Cutting the Cord: ‘TV Everywhere’ is 2015 mantra
TV will really be everywhere in 2015
(ED NOTE: We really do have a potential TV Studio on our desktops, when we use Google Hangouts; as Einstein said, we are only limited by our imagination, in that regard too. But, matter of fact, BETTER than a TV studio, because TV is NOT interactive, as Google hangouts can be)
Already, nearly 126 million Americans watch video on a smartphone at least once a month, up about 25% over last year, Nielsen says. Millions more are supplementing — or replacing — traditional TV viewing with content streamed to tablets, computers and Net TV devices.
Popular online video services such as Netflix, Amazon Prime Instant Video and Hulu have become entrenched in U.S. homes. If traditional TV programmers and media companies — from broadcast networks to premium channels like HBO — have their way, you’ll be watching even more of their streamed content at home and on the go in 2015.
So-called “TV Everywhere” apps that let you watch on-demand and live TV when you plug in your pay-TV credentials “are going to be ridiculously common in terms of smartphones and tablets,” said Joel Espelien, the Diffusion Group.
Among the 2015 developments we already know about:
Dish Network. The satellite service plans to launch a subscription streaming service that company co-founder Charlie Ergen has described as targeting 18 to 35 year olds and skewing towards sports enthusiasts. Dish has secured Net TV rights from Disney, which could mean ESPN and its various channels.
Sony PlayStation Vue. The electronics and video-game giant plans to make its PlayStation-based cloud TV service available in New York, Philadelphia, Chicago and Los Angeles within the first three months of the year. Sony has deals with CBS, Discovery Communications, Fox, NBCUniversal, Scripps Networks Interactive and Viacom (Comedy Central) for the app-based service, which Sony Computer Entertainment President and Group CEO Andrew House has said will be competitively priced.
HBO. The premium pay-TV network has a stand-alone HBO subscription streaming service in the works that would not require a pay TV package. “There are 80 million homes that do not have HBO and we will use all means at our disposal to go after them,” HBO CEO Richard Plepler has said.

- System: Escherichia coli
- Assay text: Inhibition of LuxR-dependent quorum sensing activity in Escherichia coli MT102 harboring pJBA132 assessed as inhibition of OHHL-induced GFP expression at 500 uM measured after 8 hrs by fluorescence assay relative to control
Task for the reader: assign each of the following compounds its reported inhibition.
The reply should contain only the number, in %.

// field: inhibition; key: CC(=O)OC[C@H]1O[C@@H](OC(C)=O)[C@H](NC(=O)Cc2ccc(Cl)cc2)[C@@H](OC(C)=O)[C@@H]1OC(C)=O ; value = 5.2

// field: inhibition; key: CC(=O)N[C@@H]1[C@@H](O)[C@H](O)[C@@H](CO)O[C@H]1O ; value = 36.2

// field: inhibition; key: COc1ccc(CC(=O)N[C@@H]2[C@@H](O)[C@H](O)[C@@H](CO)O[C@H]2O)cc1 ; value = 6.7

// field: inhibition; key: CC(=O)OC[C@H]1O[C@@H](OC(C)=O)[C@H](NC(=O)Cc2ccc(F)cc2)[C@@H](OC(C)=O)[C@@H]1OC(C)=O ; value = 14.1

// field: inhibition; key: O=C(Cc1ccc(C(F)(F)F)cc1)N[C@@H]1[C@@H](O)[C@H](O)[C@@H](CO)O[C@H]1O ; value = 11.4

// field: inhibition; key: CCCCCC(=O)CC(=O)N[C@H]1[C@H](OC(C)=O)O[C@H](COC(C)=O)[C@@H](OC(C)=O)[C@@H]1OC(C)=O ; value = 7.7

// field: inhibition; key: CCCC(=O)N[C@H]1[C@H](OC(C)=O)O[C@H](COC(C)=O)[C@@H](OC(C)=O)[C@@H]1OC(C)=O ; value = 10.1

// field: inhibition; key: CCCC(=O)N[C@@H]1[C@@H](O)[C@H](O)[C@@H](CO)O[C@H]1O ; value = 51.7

Showtime. CBS announced plans to offer its on stand-alone service for Showtime. Already available are the subscription-based CBS All Access service ($5.99 monthly) with recent and classic TV episodes, and the 24/7 ad-supported CBSN news channel with live anchors and on-demand video stories.
The rise of homes that have only broadband Internet service and pass on pay TV is one trend driving Net-based TV offerings. About 14% of adult broadband users do not use a legacy pay-TV service, up from 9% in 2011, the Diffusion Group has found.
But the flip side of TV Everywhere is that it could help networks and pay-TV providers stem a pay-TV exodus. ABC, Fox and NBC all offer some live streaming of content and on-demand episodes online and via apps.
“You can watch your shows on your television, on your mobile device, on a tablet, on a computer and on connected devices,” said Alison Moore, NBCUniversal’s general manager and executive vice president of TV Everywhere. “It’s the ultimate in consumer choice.”
Consumers will likely embrace the ability to get content on more devices. Homes that already have pay TV continue to add Netflix and other services. “The demand for alternative content continues to grow significantly and will continue to do so in 2015,” said Matthew Lieberman of consulting firm Pricewaterhouse Coopers
The likely surprise of 2015? That cord cutters will remain a minority, Espelien says. All these new offerings are not meant to substitute for pay TV.
“It’s all complementary,” he said. “It’s going to be a huge year in terms of how much stuff will be out there. But people will be shocked that it s not going to drive cord cutting.”